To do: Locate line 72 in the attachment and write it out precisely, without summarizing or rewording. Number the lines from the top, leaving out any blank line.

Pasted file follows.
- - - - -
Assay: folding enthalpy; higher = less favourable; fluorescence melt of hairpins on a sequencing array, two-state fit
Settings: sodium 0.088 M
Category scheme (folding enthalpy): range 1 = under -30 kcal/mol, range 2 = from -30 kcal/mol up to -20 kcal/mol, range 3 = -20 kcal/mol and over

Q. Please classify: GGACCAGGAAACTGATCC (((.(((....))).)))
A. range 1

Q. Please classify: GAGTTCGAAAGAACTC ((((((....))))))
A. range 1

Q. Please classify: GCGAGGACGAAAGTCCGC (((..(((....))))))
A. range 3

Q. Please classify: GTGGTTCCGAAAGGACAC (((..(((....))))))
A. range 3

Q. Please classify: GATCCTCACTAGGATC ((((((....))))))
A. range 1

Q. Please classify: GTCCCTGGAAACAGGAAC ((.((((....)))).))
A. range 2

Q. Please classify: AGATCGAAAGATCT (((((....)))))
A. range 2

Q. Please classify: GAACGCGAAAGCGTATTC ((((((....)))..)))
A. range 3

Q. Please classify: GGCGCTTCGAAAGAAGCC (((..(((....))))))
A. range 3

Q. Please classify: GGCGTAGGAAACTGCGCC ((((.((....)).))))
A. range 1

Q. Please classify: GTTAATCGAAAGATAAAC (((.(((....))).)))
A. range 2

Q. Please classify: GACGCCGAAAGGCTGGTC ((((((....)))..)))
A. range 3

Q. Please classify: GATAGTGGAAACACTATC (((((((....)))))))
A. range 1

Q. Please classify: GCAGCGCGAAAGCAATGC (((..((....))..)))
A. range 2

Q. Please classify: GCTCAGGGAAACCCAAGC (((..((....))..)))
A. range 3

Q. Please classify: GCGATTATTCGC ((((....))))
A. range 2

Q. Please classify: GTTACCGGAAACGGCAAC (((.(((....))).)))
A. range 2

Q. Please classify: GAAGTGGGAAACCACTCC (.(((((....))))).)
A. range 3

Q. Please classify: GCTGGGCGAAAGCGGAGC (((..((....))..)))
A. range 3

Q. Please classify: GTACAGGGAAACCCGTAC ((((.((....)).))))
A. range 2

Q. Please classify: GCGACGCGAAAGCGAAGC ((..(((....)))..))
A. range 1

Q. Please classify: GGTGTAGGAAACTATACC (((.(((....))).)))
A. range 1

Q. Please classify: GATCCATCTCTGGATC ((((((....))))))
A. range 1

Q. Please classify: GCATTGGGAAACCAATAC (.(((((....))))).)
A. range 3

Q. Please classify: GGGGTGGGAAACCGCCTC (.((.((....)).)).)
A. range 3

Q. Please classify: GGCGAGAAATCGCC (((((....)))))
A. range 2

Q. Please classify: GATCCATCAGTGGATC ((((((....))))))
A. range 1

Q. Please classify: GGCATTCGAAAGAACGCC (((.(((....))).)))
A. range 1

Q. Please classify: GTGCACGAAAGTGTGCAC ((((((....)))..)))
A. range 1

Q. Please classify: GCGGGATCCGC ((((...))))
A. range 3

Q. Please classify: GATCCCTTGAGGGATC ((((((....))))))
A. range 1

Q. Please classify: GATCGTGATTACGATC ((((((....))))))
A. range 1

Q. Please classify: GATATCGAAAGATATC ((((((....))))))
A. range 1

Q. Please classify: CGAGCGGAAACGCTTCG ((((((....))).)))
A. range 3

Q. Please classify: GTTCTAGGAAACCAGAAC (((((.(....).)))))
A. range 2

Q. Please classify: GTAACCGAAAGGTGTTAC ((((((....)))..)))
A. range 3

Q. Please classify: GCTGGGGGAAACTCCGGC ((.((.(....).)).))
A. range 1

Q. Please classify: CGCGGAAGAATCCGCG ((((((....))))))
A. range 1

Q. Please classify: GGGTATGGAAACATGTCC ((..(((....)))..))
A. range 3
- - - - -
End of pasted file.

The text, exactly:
Q. Please classify: GTTCTAGGAAACCAGAAC (((((.(....).)))))